That's a piece out of saved-up spare ends of breadths, left after some turn-round or make-over, I know!
Once I cut a piece out of a newspaper that told how you could get rosy cheeks.
The scoundrel let me have it a third time, and tore a piece out of my cheek; the pain of it was damnable.
So I said, just to piece out my information, that I thought its name might be April.
"Bet yer a narf-pint 'e would 'ave a piece out of yer finger," persisted the sceptic.
He is the man who took a piece out of Prokofi Ivanovitch's leg.
Mental imagery helps to piece out the fragments that may be presented to sense-experience.
You can try to piece out for yourselves what sort of stories they were.
Then she bit Angiola's little finger so hard that she bit a piece out.
An' then he gallops 'em home ag'in, because he's stole a piece out o' the arternoon.
c.1200, "fixed amount, measure, portion," from Old French piece "piece, bit portion; item; coin" (12c.), from Vulgar Latin *pettia, probably from Gaulish *pettsi (cf. Welsh peth "thing," Breton pez "piece, a little"), perhaps from an Old Celtic base *kwezd-i-, from PIE root *kwezd- "a part, piece" (cf. Russian chast' "part"). Related: Pieces.
Sense of "portable firearm" first recorded 1580s; that of "chessman" is from 1560s. Meaning "person regarded as a sex object" is first recorded 1785 (cf. piece of ass, human beings colloquially called piece of flesh from 1590s; cf. also Latin scortum "bimbo, anyone available for a price," literally "skin"). Meaning "a portion of a distance" is from 1610s; that of "literary composition" dates from 1530s. Piece of (one's) mind is from 1570s. Piece of work "remarkable person" echoes Hamlet. Piece as "a coin" is attested in English from 1570s, hence Piece of eight, old name for the Spanish dollar (c.1600) of the value of 8 reals.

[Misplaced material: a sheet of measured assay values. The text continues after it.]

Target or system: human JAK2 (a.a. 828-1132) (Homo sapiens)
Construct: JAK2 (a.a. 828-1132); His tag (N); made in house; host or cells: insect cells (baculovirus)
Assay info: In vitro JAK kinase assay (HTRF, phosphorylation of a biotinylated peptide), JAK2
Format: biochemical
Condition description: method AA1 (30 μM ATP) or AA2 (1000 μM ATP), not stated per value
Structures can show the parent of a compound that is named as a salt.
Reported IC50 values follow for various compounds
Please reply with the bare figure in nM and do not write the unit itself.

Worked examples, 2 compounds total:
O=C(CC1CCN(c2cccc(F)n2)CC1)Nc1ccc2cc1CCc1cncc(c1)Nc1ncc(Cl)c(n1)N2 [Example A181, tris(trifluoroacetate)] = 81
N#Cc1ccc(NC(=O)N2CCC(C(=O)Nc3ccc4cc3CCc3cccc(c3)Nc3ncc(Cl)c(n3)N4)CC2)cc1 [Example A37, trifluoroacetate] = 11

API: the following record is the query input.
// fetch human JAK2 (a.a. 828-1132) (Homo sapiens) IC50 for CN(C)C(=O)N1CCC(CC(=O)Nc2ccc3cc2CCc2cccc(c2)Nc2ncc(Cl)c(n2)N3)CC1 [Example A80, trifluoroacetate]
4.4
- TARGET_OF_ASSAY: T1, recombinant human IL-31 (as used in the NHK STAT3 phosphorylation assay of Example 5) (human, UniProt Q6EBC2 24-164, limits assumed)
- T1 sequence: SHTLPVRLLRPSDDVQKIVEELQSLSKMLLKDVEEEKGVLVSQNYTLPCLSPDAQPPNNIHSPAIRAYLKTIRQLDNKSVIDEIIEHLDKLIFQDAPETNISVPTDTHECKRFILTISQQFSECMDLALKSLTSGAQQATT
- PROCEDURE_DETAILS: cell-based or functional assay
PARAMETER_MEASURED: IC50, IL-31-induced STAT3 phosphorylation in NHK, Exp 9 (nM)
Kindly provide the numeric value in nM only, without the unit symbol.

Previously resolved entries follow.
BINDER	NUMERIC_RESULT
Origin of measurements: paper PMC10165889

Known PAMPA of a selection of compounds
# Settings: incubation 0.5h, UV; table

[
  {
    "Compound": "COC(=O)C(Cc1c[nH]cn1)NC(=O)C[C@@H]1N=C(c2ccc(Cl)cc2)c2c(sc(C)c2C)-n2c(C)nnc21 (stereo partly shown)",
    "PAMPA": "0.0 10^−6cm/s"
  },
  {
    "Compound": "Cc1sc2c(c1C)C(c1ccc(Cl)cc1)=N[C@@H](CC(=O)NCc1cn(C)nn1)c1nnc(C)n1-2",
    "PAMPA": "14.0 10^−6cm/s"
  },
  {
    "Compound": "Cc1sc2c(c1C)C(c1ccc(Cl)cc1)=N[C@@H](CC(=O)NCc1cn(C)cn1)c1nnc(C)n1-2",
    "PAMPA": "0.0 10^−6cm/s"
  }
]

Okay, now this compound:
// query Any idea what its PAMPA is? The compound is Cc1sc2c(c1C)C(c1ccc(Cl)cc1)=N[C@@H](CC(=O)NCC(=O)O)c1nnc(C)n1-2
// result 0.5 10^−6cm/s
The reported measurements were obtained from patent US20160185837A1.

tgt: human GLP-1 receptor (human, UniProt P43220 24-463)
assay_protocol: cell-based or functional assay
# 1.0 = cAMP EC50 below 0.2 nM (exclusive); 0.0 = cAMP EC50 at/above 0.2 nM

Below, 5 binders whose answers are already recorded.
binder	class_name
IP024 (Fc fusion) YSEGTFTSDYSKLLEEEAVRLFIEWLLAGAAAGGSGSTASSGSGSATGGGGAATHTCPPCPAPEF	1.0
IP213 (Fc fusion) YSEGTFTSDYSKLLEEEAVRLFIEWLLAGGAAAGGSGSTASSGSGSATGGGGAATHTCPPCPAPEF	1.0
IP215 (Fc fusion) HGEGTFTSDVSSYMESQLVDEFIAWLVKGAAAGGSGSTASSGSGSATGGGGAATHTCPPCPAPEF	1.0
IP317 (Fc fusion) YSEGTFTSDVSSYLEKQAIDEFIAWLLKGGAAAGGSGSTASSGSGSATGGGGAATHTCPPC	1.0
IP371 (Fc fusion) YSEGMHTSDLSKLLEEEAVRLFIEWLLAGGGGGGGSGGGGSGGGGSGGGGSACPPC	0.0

PIECE. A wench. A damned good or bad piece; a girl who is more or less active and skilful in the amorous congress. Hence the (Cambridge) toast, may we never have a PIECE (peace) that will injure the constitution. ["Dictionary of Buckish Slang, University Wit and Pickpocket Eloquence," London, 1811]
"to mend by adding pieces," late 14c., from piece (n.). Sense of "to join, unite, put together" is from late 15c. Related: Pieced; piecing.
[second sense, US underworld use since about 1930]